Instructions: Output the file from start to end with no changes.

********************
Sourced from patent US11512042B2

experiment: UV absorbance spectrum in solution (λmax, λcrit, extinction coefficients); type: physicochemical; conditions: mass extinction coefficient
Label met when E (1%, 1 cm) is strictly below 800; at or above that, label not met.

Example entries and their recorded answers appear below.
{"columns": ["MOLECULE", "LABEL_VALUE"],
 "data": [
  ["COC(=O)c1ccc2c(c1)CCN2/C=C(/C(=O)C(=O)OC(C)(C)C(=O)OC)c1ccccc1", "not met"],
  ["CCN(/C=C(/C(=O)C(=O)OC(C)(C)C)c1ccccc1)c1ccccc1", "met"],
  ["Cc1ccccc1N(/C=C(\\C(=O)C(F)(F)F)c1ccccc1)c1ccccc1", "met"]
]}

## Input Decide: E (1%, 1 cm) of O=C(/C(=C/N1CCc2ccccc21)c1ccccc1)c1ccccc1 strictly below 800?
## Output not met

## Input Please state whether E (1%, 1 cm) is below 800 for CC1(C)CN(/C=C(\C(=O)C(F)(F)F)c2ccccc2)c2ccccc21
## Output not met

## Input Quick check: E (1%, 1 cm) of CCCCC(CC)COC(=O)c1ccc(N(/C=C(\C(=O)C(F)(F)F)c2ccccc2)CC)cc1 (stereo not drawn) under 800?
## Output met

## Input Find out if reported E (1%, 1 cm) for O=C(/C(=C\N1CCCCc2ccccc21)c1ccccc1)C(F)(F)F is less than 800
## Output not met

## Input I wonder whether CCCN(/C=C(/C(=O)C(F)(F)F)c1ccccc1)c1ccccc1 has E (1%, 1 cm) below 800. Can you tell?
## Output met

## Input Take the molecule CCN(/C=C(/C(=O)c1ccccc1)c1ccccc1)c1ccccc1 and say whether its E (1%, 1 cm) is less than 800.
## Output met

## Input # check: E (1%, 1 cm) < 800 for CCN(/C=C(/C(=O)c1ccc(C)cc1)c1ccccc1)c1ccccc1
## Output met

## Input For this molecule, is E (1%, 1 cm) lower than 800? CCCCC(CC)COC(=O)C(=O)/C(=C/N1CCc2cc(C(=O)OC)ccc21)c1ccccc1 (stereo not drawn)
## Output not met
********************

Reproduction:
Sourced from patent US11512042B2

experiment: UV absorbance spectrum in solution (λmax, λcrit, extinction coefficients); type: physicochemical; conditions: mass extinction coefficient
Label met when E (1%, 1 cm) is strictly below 800; at or above that, label not met.

Example entries and their recorded answers appear below.
{"columns": ["MOLECULE", "LABEL_VALUE"],
 "data": [
  ["COC(=O)c1ccc2c(c1)CCN2/C=C(/C(=O)C(=O)OC(C)(C)C(=O)OC)c1ccccc1", "not met"],
  ["CCN(/C=C(/C(=O)C(=O)OC(C)(C)C)c1ccccc1)c1ccccc1", "met"],
  ["Cc1ccccc1N(/C=C(\\C(=O)C(F)(F)F)c1ccccc1)c1ccccc1", "met"]
]}

## Input Decide: E (1%, 1 cm) of O=C(/C(=C/N1CCc2ccccc21)c1ccccc1)c1ccccc1 strictly below 800?
## Output not met

## Input Please state whether E (1%, 1 cm) is below 800 for CC1(C)CN(/C=C(\C(=O)C(F)(F)F)c2ccccc2)c2ccccc21
## Output not met

## Input Quick check: E (1%, 1 cm) of CCCCC(CC)COC(=O)c1ccc(N(/C=C(\C(=O)C(F)(F)F)c2ccccc2)CC)cc1 (stereo not drawn) under 800?
## Output met

## Input Find out if reported E (1%, 1 cm) for O=C(/C(=C\N1CCCCc2ccccc21)c1ccccc1)C(F)(F)F is less than 800
## Output not met

## Input I wonder whether CCCN(/C=C(/C(=O)C(F)(F)F)c1ccccc1)c1ccccc1 has E (1%, 1 cm) below 800. Can you tell?
## Output met

## Input Take the molecule CCN(/C=C(/C(=O)c1ccccc1)c1ccccc1)c1ccccc1 and say whether its E (1%, 1 cm) is less than 800.
## Output met

## Input # check: E (1%, 1 cm) < 800 for CCN(/C=C(/C(=O)c1ccc(C)cc1)c1ccccc1)c1ccccc1
## Output met

## Input For this molecule, is E (1%, 1 cm) lower than 800? CCCCC(CC)COC(=O)C(=O)/C(=C/N1CCc2cc(C(=O)OC)ccc21)c1ccccc1 (stereo not drawn)
## Output not met